The deal announced Wednesday provides Samsung with technology to compete against Google Inc., Amazon.com Inc., Microsoft Corp. and Apple Inc. in the increasingly important field of programming computers to learn and respond as if they were human.
The specialty, also known as artificial intelligence, has hatched a flock of voice-activated digital concierges — such as Siri, Amazon's Alexa, Microsoft's Cortana and Google's Assistant — that work in personal computers, smartphones and Internet-connected speakers.
Samsung plans to implant Viv into phones, televisions and a wide range of other devices. The South Korean company did not disclose how much it paid for Viv, which is Latin for "life."
The name is meant to underscore Viv's mission to "breathe life into inanimate objects," according to Dag Kittlaus, the chief executive and co-founder of the San Jose start-up.
Kittlaus started Viv in 2012, shortly after leaving his job as director of iPhone apps. He joined Apple after the iPhone maker bought Siri in 2010. Apple began including Siri in iPhones five years ago, spurring other companies to develop their own assistants.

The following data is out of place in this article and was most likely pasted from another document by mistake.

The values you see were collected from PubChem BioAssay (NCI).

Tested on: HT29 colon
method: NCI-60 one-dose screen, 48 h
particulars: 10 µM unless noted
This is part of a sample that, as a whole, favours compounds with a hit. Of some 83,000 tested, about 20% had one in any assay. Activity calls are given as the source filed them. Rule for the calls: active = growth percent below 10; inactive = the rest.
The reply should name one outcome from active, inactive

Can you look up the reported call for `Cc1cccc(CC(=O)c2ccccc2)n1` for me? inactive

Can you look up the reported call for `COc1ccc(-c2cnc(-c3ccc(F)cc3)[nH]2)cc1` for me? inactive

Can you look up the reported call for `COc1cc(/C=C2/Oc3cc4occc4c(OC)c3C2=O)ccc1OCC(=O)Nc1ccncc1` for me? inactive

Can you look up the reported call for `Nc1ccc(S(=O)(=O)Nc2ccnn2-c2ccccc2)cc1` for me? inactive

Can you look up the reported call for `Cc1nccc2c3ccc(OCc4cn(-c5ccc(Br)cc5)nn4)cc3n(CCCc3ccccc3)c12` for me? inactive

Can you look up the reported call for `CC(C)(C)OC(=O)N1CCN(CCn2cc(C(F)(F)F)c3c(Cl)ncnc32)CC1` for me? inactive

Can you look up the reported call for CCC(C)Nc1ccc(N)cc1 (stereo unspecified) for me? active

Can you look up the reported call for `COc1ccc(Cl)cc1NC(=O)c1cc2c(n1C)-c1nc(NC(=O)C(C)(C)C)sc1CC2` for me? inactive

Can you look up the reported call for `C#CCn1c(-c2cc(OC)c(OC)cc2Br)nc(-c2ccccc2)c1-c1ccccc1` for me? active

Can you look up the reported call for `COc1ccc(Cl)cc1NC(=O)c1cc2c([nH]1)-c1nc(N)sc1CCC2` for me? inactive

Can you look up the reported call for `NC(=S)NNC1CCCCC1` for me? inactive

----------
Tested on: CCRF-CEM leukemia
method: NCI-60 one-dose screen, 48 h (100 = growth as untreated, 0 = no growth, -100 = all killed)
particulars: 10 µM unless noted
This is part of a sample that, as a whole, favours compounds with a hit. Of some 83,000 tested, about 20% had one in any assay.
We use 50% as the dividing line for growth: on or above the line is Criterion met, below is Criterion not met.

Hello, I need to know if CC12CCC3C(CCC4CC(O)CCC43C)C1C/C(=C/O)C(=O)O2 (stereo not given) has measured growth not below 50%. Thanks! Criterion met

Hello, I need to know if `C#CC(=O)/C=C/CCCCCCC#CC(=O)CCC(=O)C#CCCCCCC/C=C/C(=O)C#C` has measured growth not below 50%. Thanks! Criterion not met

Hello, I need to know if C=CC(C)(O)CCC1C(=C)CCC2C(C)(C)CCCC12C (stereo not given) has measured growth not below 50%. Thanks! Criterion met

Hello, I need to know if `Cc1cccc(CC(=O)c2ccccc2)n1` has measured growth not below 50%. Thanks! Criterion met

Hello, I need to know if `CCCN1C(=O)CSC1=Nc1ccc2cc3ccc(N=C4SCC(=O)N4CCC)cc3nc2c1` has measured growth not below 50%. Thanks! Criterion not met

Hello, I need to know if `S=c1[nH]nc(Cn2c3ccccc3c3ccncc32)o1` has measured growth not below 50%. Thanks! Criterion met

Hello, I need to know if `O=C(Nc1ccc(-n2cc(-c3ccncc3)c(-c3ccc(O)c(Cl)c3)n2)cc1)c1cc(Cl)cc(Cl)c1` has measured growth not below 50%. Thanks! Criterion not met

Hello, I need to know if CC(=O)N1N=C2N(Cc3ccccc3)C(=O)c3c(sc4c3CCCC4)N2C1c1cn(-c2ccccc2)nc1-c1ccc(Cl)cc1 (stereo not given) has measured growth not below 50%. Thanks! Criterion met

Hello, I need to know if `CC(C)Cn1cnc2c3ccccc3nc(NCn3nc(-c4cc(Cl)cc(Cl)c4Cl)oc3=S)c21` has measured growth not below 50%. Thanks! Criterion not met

"We see a future that is decidedly beyond apps, where you can get what you need quickly and easily no matter where you are, or what device you are near," Kittlaus said.
Besides Kittlaus, fellow Viv co-founder Chris Brigham also formerly worked on Siri.
5:40 p.m.: This article was updated with additional details about a Viv co-founder.
The article was originally published at 5:25 p.m.